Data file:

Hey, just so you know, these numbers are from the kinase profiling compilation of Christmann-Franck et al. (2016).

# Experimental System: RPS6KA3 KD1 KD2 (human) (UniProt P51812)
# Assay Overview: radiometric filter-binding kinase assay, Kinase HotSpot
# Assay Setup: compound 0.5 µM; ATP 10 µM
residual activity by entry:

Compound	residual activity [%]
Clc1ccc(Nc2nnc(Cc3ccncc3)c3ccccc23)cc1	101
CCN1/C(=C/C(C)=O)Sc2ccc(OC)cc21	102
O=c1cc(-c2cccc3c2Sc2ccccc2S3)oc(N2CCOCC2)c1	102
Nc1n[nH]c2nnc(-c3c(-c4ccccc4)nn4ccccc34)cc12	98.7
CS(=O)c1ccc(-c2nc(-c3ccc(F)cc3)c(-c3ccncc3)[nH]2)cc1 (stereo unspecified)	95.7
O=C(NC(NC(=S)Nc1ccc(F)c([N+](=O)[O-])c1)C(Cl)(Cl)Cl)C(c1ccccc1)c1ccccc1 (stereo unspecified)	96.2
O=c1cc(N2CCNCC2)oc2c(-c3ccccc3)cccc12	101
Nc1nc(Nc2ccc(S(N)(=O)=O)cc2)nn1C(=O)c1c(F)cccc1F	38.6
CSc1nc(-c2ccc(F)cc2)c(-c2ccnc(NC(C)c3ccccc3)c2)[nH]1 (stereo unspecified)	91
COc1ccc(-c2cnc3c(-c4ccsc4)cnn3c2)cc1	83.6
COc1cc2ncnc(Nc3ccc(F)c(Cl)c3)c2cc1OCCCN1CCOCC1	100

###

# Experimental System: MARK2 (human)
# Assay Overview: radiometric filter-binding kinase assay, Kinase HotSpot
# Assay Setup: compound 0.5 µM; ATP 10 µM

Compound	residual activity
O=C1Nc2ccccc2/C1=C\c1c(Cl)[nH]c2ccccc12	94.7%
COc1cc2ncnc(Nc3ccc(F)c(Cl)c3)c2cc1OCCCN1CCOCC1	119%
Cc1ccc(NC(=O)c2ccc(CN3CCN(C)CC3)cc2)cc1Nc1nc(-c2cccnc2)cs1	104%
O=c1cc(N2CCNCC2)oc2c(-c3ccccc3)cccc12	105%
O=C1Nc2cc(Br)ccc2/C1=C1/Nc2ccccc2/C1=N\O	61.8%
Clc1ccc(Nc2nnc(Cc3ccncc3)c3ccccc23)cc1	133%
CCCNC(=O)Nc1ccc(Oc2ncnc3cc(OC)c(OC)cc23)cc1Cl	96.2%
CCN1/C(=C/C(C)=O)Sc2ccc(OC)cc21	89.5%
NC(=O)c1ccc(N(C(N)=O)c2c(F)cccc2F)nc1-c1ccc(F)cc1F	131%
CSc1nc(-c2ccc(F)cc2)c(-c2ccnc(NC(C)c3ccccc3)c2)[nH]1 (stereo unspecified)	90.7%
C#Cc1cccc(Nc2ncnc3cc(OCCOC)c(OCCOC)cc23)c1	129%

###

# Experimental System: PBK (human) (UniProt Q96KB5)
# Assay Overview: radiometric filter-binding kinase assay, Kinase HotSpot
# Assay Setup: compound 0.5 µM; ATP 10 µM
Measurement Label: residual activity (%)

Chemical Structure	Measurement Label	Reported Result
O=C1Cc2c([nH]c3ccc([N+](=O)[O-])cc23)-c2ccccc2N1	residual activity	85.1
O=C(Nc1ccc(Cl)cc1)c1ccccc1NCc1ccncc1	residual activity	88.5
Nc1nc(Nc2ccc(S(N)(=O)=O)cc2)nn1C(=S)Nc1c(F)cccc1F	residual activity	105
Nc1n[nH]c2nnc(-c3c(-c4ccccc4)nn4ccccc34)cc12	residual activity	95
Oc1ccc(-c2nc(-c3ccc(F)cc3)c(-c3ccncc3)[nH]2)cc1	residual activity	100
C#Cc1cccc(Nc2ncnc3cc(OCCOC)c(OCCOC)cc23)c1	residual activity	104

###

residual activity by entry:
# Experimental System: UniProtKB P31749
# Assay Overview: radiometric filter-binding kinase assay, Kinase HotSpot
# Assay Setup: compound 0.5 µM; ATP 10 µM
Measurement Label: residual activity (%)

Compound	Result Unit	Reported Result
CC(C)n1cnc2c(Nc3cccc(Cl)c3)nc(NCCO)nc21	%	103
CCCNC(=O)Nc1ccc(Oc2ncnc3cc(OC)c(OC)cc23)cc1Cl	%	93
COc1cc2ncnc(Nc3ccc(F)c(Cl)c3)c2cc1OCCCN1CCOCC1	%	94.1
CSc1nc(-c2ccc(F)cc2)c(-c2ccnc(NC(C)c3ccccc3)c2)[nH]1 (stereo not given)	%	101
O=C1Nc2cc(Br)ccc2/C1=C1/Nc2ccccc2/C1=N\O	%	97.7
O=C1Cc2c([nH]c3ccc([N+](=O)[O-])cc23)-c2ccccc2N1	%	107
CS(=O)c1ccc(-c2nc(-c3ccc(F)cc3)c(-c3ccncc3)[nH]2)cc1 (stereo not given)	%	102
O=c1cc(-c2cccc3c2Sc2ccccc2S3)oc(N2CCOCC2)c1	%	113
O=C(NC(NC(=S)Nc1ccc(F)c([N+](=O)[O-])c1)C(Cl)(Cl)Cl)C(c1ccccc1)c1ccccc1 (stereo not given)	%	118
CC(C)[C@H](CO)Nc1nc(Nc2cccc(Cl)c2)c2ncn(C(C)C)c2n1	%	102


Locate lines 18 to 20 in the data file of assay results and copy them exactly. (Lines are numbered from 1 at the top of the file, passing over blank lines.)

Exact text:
###

# Experimental System: MARK2 (human)
# Assay Overview: radiometric filter-binding kinase assay, Kinase HotSpot